The shape of the plant also played a role. Anchors and mooring are attached around the perimeter of the island, where mooring wires connect only to the outermost floats. The floats behind the fixed row are attached with resin bolts. Each row picks up wind forces, which accumulate into the first bolt.
The Yamakura Dam array had 112 anchors on the northern end, 107 on the western side, and 133 on the eastern edge, but only 68 anchors on the southern perimeter, where the anchors failed. When asked why that happened, a Kyocera spokesperson said that “one of the reasons is that typhoon No. 15 was the strongest class of typhoon ever to hit the Kanto region. As such, it exceeded the standard technical assumptions set out when the site was designed.” Nonetheless, the investigation into the exact cause of the anchor failure is still underway.
Bolts and uplift
After the anchors failed, the resin bolts started to collapse, because the wind loads were now dissipated more unevenly. After each collapsed bolt, the loads on the adjacent ones increased, causing a chain reaction. In this way, the array was ripped into three parts. The southern parts remained in their normal position, while the northern half was blown away.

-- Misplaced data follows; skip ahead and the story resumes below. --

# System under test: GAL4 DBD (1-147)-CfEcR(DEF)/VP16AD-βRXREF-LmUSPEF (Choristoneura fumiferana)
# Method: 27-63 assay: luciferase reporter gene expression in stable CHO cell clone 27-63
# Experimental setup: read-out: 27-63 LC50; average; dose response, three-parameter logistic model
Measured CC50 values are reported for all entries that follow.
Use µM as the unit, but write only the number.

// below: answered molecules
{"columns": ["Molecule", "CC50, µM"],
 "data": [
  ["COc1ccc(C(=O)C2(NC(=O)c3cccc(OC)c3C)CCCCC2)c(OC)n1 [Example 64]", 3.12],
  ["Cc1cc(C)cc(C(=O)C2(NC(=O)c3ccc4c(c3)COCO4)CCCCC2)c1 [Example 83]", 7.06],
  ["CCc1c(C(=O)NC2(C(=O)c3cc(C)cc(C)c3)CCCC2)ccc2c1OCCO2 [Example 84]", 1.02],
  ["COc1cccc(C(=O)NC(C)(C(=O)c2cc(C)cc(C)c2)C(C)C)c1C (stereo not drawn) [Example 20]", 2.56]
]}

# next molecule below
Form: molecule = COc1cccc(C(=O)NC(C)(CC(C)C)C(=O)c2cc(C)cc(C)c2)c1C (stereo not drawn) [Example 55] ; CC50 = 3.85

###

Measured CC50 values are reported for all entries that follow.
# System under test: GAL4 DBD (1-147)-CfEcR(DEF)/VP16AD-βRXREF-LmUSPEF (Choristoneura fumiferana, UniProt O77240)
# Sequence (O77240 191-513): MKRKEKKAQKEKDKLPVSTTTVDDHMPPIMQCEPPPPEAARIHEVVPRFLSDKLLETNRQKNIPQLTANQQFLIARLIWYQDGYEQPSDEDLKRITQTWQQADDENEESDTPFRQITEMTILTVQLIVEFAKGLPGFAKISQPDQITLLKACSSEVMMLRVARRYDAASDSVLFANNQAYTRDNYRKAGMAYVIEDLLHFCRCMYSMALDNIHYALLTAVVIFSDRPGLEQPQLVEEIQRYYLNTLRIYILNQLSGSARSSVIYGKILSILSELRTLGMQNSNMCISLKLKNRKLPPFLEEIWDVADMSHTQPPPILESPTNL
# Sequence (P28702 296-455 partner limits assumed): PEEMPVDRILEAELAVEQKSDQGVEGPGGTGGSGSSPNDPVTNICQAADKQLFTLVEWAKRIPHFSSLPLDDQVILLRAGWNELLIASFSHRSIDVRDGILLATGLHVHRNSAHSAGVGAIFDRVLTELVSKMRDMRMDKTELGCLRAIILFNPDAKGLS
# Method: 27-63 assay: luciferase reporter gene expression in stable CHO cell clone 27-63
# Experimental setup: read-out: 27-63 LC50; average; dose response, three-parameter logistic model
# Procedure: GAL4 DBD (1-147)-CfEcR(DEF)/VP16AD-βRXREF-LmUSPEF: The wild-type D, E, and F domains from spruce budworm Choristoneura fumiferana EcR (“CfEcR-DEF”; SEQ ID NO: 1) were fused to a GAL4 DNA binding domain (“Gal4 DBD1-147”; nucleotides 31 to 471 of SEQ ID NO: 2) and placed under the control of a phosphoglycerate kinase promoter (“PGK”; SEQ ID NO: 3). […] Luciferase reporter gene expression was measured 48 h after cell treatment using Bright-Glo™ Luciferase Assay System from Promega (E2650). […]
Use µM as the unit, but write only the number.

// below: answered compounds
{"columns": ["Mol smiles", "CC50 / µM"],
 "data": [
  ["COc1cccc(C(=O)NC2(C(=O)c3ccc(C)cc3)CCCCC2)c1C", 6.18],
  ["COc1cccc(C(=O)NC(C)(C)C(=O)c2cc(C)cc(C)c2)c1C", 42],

The Shintaku Tameike floating PV station was destroyed in a similar fashion. Winds collapsed the bolts, leading to one part of the installation being blown to the shoreline.
The outermost floaters of floating PV installations are usually ballasted with water, to prevent uplift in windy conditions – a phenomenon that has been observed in the past. When the array was ripped apart, the wind-facing edge did not have any ballasted floats anymore. The installation then began to curl up, and mangled modules and other equipment started to short circuit, causing the electrical fire.
Ciel et Terre has rolled out 350 MW of floating capacity across 30 countries, with 150 MW deployed in Japan. The company’s spokesperson said that it is already developing countermeasures to prevent such incidents from happening again. The company will assess the degree to which retrofits in other installations might be necessary.
Kyocera said that “17 [floating PV] plants are in operation […] Possible revamping of other plants shall be determined based on the recurrence prevention measures established after completion of the investigation of the cause of the incident at the Yamakura Dam.”
METI’s report touched upon another aspect in this case – there is no floating-specific structural code. On the water, wind speeds can increase compared to land, because water, especially lakes, cause very little resistance. In typhoon No. 15 and No. 17, wind speeds exceeded design wind loads only marginally. Over lakes, however, the wind speed was probably well above the 41 m/s measured on land.
Until the causes and effects of wind on floating PV installations are known in greater detail, floating system suppliers are best advised to err on the side of caution. Ciel et Terre says it will hit some stone bridges before walking on them, as it “has increased the safety margin for all current and future designs.”